Alison Lurie Analysis

Discussion Topics

(Masterpieces of American Literature)

In what ways does Alison Lurie make the university campus a microcosm for American society?

Compare the treatment of feminism in two Lurie novels.

How does Lurie’s children’s fiction reflect the themes of her adult novels?

How are Lurie’s novels comedies of manners in the style of Jane Austen?

Compare the views of marriage in two Lurie novels.

In The Nowhere City, how does Lurie’s vision of California differ from her view of the eastern United States in her other novels?

How are Imaginary Friends and Henry James’s The Bostonians similar and different?

How is The War Between the Tates a portrait of the American political turmoil of the 1960’s and 1970’s?

Alison Lurie Other literary forms

(Survey of Novels and Novellas)

In addition to writing fiction, Alison Lurie has distinguished herself in two other areas, children’s literature and the semiotics of dress, and her novels reflect both concerns as well. Her interest in children’s literature is reflected in Only Children, in which two little girls pose their fantasies against the shocking reality exposed to them by their parents, and in Foreign Affairs, in which one of the two central characters, Vinnie Miner, spends her sabbatical in England collecting playground rhymes. Real children’s rhymes, Lurie observes, are surprisingly subversive, not like the “safe” literature written for children by adults. She develops this insight in the nonfiction work Don’t Tell the Grown-Ups: Subversive Children’s Literature (1990). Lurie’s fascination with the semiotics of clothing, which she addresses in The Language of Clothes (1981), is reflected frequently in the novels, where she pursues the relationship between clothing and personal identity. An especially provocative example can be found in Imaginary Friends, where Roger Zimmern, forced by a strange religious group to abandon his normal academic dress in favor of cheap suits, loses his sense of identity.

Two literary memoirs by Lurie, published thirty-five years apart, deserve mention. The writing of the first in 1966, the memoir of a friend, an ill-fated young poet-playwright, proved life-changing. In 2001, Lurie published Familiar Spirits: A Memoir of James Merrill and David Jackson. She had befriended the two poets while at Amherst College during a lonely time in her life as a faculty wife. Merrill and Jackson were companions whose mercurial life together Lurie traces with compassion throughout.

Alison Lurie Achievements

(Survey of Novels and Novellas)

Alison Lurie’s fiction has received much praise from critics, and her work has been very popular with the broader reading public. Her first novel, Love and Friendship, appeared in 1962 and was followed by several prestigious grants and fellowships: Yaddo Foundation Fellowships in 1963, 1964, and 1966; a Guggenheim grant in 1965-1966; a Rockefeller Foundation grant in 1967-1968; and a New York State Cultural Council Foundation grant in 1972-1973. The War Between the Tates in 1974 brought Lurie a popular audience and more critical acclaim. An American Academy of Arts and Letters award followed in 1978, and for Foreign Affairs she received a Pulitzer Prize in 1985. All of Lurie’s fiction displays a remarkable control of language, a style that surprises and amuses. Both for her wit and for her sharp-edged, satiric depiction of human follies, Lurie has often been compared to Jane Austen, and her following in England is among the largest of any living American novelist.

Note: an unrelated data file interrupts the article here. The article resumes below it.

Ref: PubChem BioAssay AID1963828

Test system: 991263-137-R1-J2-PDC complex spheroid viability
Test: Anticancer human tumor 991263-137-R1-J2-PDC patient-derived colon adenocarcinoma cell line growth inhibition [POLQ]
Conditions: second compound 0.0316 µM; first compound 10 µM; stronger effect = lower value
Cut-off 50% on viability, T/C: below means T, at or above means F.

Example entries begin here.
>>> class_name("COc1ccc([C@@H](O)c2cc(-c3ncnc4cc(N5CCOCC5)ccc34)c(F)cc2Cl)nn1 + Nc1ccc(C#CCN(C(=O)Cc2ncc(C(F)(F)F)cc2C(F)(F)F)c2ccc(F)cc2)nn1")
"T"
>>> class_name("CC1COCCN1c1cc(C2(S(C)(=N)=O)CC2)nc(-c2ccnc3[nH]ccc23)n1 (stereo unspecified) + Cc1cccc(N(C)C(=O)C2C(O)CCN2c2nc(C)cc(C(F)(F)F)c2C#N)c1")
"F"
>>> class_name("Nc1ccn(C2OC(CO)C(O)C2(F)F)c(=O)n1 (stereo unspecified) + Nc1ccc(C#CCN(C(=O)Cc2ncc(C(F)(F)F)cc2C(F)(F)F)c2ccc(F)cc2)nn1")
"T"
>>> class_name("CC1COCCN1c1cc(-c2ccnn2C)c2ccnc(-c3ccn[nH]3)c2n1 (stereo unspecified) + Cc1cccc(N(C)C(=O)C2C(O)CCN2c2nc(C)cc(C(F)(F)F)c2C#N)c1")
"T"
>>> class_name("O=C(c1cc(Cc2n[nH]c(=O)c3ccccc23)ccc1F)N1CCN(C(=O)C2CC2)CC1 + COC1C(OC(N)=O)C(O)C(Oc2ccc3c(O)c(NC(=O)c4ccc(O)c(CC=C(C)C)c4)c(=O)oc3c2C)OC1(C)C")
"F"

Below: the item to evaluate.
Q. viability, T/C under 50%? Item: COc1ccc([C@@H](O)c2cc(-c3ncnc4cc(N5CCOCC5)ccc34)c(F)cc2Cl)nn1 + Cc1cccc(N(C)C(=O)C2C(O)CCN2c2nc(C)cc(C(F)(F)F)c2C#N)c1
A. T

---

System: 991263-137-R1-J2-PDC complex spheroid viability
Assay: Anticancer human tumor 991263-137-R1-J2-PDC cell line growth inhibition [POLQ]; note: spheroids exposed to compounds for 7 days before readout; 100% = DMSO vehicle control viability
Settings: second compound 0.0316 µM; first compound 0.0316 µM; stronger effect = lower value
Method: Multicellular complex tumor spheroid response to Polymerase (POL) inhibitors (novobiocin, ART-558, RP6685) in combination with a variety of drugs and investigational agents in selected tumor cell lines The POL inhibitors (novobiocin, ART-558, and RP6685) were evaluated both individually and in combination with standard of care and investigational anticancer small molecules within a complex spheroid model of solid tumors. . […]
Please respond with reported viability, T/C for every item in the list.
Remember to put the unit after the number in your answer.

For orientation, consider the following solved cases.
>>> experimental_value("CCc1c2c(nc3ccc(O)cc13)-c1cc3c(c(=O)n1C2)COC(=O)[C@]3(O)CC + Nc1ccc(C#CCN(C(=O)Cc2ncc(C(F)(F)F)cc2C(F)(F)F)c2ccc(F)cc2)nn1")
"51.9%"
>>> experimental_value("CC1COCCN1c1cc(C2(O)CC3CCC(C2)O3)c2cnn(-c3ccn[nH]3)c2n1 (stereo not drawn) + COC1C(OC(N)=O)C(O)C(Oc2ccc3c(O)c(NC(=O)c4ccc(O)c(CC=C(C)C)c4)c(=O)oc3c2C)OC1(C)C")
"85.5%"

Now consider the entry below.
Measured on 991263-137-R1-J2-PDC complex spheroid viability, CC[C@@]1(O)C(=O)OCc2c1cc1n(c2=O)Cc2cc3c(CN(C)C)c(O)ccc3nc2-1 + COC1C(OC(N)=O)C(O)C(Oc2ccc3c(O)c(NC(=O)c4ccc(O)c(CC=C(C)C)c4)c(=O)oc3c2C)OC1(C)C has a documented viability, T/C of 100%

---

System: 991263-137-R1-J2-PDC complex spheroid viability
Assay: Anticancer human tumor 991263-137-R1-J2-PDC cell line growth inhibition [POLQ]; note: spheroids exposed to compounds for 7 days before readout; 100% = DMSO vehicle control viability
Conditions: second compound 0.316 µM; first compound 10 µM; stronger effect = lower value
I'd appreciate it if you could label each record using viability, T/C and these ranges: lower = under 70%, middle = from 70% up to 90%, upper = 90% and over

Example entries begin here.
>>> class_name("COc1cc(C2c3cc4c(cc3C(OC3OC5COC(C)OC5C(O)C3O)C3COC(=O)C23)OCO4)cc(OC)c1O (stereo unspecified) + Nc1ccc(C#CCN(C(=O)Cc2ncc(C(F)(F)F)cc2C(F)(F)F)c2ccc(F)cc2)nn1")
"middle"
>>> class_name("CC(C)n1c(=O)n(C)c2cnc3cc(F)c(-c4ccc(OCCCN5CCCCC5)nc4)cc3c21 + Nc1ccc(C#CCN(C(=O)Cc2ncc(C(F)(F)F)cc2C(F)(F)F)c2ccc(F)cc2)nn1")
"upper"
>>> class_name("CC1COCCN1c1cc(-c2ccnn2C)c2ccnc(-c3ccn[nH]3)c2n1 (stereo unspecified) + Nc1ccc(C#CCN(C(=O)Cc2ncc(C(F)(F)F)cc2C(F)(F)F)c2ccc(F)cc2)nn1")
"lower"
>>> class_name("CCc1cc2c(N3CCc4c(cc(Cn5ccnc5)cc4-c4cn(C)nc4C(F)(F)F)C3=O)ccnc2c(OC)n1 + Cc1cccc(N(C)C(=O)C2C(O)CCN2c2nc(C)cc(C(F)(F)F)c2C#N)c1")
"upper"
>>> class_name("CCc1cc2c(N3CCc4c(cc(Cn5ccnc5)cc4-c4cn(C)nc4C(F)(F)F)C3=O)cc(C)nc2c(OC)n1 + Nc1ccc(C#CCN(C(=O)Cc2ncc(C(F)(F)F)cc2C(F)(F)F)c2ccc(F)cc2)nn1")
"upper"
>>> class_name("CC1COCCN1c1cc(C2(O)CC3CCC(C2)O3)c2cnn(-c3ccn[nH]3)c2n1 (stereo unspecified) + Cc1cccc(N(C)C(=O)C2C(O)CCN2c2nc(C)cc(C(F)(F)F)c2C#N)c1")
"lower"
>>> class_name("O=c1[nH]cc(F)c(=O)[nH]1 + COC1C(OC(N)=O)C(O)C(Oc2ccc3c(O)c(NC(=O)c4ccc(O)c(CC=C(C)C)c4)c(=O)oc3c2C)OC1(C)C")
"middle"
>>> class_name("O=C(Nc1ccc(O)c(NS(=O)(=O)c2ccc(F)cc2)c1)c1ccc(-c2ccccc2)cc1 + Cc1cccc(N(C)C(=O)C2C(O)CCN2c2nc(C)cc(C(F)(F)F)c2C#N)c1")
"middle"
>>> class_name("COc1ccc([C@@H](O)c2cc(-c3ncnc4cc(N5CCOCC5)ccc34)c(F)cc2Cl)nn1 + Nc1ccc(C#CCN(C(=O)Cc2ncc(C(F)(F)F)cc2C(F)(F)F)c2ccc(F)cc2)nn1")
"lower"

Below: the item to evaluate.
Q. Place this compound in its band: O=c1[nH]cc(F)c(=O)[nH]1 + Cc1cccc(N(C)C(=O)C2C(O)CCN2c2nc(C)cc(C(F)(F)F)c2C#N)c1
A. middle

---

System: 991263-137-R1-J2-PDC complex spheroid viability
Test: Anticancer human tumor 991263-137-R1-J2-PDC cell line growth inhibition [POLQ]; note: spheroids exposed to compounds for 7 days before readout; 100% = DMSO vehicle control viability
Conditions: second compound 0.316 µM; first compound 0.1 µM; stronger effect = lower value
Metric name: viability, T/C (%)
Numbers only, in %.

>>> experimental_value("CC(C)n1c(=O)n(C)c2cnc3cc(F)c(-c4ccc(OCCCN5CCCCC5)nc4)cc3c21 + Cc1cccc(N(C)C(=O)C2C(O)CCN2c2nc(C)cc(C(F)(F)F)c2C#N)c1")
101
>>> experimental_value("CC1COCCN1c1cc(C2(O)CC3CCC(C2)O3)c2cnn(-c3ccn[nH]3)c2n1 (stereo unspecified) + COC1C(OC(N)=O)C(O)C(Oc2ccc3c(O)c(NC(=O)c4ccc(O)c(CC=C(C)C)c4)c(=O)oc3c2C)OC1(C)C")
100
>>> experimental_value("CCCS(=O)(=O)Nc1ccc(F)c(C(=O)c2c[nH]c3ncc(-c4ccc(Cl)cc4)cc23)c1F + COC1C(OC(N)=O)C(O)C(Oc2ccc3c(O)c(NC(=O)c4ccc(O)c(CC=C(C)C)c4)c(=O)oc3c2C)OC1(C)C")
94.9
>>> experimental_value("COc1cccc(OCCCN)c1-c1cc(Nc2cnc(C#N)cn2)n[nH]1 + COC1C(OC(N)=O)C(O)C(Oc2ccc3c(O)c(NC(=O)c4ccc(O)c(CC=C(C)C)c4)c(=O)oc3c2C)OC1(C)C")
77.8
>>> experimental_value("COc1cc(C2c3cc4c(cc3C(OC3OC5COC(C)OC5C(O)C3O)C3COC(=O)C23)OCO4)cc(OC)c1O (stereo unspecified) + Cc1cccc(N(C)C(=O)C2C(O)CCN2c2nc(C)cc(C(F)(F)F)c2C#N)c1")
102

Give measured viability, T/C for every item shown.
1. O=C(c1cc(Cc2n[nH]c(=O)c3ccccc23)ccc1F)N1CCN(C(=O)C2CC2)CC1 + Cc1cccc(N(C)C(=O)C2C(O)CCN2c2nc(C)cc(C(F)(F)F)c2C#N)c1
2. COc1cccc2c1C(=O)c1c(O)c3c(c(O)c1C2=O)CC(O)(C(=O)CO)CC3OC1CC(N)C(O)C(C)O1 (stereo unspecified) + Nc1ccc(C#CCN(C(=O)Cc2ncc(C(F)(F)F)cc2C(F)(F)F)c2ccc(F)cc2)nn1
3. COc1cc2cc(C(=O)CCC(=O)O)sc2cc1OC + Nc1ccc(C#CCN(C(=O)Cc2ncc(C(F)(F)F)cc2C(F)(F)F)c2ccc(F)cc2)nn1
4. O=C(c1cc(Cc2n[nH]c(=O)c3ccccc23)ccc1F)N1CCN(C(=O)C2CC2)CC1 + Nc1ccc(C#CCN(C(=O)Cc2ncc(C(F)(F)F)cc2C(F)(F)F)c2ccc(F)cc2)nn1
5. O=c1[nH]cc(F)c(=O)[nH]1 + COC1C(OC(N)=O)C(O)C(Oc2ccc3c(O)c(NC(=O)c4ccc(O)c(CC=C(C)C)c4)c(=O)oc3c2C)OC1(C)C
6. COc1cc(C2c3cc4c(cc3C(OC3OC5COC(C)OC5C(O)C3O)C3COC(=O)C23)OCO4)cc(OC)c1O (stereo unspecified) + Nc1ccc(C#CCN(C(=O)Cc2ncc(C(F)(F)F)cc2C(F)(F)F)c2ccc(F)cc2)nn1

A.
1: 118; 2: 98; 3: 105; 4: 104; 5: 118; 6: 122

Alison Lurie Bibliography

(Masterpieces of American Literature)

Costa, Richard Hauer. Alison Lurie. New York: Twayne, 1992. The first book-length study of Lurie, this overview is an essential resource. Written with Lurie’s cooperation, the book includes a biographical sketch and discussion of all her writing, including a thorough examination of her major novels. Also features an extensive bibliography.

Hite, Molly. The Other Side of the Story: Structures and Strategies of Contemporary Feminist Literature. Ithaca, N.Y.: Cornell University Press, 1989. A brief entry on Lurie with reference to her novel Foreign Affairs. Places Lurie in the genre of women writing in the margins, the metaphor in their novels being minor characters playing major roles.

Newman, Judie. Alison Lurie: A Critical Study. Atlanta: Rodopi, 2000. After a chapter of biography, Newman devotes a chapter to each of Lurie’s novels through The Last Resort.

Newman, Judie. “Paleface into Redskin: Cultural Transformations in Alison Lurie’s Foreign Affairs.” In Forked Tongues: Comparing Twentieth Century British and American Literature, edited by Ann Massa and Alistair Stead. London: Longman, 1994. Particularly valuable for its discussion of Lurie’s theme of transatlantic cultural differences. Offers insights into why Lurie is so popular in England.

Rogers, Katherine M. “Alison Lurie: The Uses of Adultery.” In American Women Writing Fiction: Memory, Identity, Family, Space, edited by Mickey Pearlman. Lexington: University of Kentucky Press, 1989. An important study of Lurie’s novels through Foreign Affairs. A feminist analysis, it especially concentrates on the theme of self-examination on the part of Lurie’s heroines.